As with any new booking, there's a bit of trepidation as to whether the property will prove to be as it's described on the website. Our first booking outside of the US in Belize resulted in our staying only a week when there was seldom running water and there were holes in the window screens. 

Master bedroom.
Within days of arrival, I had no less than 100 inflamed bites from the no-see-ums (sand flies), getting more and more bites each day. The lack of running water, more than the bites, motivated us to get out of there as quickly as possible.  We anticipated that I'd be bitten wherever we went. 

Although, we lost the money we'd paid when the owner refused to give us a refund, once we moved to Laru Beya Resort we were in heaven. The sand flies were easily manageable by using repellent when outside at night.

Luckily, we've been pleased with the diligent and thoughtful representation by all of the subsequent managers/landlords for the properties we rented from that point on.  We didn't necessarily love every country in which we lived but the properties were as stated in each location.

Another bedroom.
Without the necessity of making budgetary adjustments for this reasonably priced property, we're both pleased and relieved to have this portion of our travels settled and awaiting our arrival in only one year, two months and twelve days.  When we think of it this way, its really not that far away.  (We use an online app to calculate "dates between dates" which we need to calculate.  Click here to see the free app.

Undoubtedly, there's a risk in renting properties we've never seen in person.  But, we've found that if the property is clean with a great view, with working WiFi and utilities, a comfortable bed, sofa and dining space and has a reasonably functional kitchen, we can get through it, bugs and all.

Steps from the lobby of the resort down to the pool.
Goodness, in South Africa, we had insects the size of one's hand, a spitting cobra on the veranda and scary looking creatures flying and crawling into the house. Somehow, we managed rather well.
 
In many ways, adapting to a new environment every few months has made us more tolerant than either of us had ever expected.  We've adopted an attitude that if we can't readily change a difficult situation, that no whining is allowed.  Taking whining and complaining out of the equation greatly adds to one's ability to adapt and to ultimately have a good experience.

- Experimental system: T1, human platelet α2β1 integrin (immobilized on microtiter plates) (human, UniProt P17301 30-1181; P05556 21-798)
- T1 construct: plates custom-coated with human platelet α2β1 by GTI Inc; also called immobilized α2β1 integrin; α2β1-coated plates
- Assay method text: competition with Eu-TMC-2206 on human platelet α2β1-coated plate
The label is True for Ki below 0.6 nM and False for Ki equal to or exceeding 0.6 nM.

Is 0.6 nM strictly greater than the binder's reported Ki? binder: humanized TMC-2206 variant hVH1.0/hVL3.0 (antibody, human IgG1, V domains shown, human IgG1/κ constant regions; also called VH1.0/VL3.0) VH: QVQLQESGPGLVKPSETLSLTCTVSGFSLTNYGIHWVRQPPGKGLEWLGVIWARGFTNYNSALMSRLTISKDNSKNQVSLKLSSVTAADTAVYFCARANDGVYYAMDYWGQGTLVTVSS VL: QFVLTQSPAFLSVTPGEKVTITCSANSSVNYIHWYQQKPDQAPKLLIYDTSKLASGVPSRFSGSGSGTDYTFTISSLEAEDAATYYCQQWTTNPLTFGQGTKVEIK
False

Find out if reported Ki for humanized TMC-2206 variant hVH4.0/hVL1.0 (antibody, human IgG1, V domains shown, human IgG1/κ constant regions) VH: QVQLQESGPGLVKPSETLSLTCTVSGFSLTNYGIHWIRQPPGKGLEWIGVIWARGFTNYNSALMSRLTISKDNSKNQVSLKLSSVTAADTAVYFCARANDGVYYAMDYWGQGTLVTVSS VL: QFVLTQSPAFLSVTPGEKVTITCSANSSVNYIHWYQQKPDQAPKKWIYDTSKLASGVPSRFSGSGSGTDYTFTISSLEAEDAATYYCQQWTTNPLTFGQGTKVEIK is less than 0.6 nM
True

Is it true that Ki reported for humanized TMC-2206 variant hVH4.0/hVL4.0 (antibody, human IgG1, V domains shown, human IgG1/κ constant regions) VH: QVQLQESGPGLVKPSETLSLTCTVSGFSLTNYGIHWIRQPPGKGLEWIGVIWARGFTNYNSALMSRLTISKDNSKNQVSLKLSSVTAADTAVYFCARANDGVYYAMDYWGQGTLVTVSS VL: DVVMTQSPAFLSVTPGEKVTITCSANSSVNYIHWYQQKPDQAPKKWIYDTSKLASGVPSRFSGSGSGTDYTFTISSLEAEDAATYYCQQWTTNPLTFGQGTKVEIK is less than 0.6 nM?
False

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Photo from one year ago, June 28, 2013:

 Many homes in the small villages in Tuscany are share a common wall (s) as was the case
in the 300 year old vacation home we rented in Boveglio, Italy for 75 days.  It was part of the grouping as shown above in this photo. For details from that day, please click here.

Further exploration on the island of Madeira! Photos!

It was surprising how much cactus there on Miradouro referred to as a promontory.
Yesterday, while Judite was cleaning the house, we decided to get out of her way.  We've never liked hanging around when the cleaning person is there when it feels that we're in the way.  Needing to purchase more meat from the little market with the expert butcher, we decided to tour the more remote areas of the island we'd yet to see, ending up our day at the market.

When we first saw this jutting promontory, we knew we had to make our way to the top.
We left cash for Judite's services, US $27.23, EU $20 for four hours of housecleaning, explaining with hand signals that she lock the door when she was done. Off we went on our way, not to return until she'd be long gone.

When we saw this sign, we knew we for in for a treat.
As time marches on, Tom's become a less jerky stick shift driver on these steep hills and I've acclimated to the remaining jerkiness, no longer feeling queasy.  As a result, driving on these steep winding roads with frequent hairpin turns and cliffs with no guardrail has become easy, rarely feeling fearful or anxious.

Unfortunately, it was cloudy and rainy.  We hope to return on a clear day.
It's funny how it was only a year ago in Italy when I cringed every time we drove anywhere.  I think back to my pointless angst over the four hour road in Belize, flying in the little plane to and from the Masai Mara while going on safari and the steep roads in Italy. I chuckle to myself over how much I've changed!

Miradouro is a promontory, a piece of high elevation land that juts out into the sea.
Finding one's way around the island, as I've mentioned is challenging when  searching for a specific address.  Driving for pleasure with no destination in mind is easy.  If we can see the ocean, we're never too far from the main motorway that surrounds the island.

We walked out to the end of the promontory.
Each time we take such a drive, we choose a new road to follow.  Tom's great sense of direction and our combined good sense of remembering where we've already traveled, enables us to make new discoveries each time we're exploring.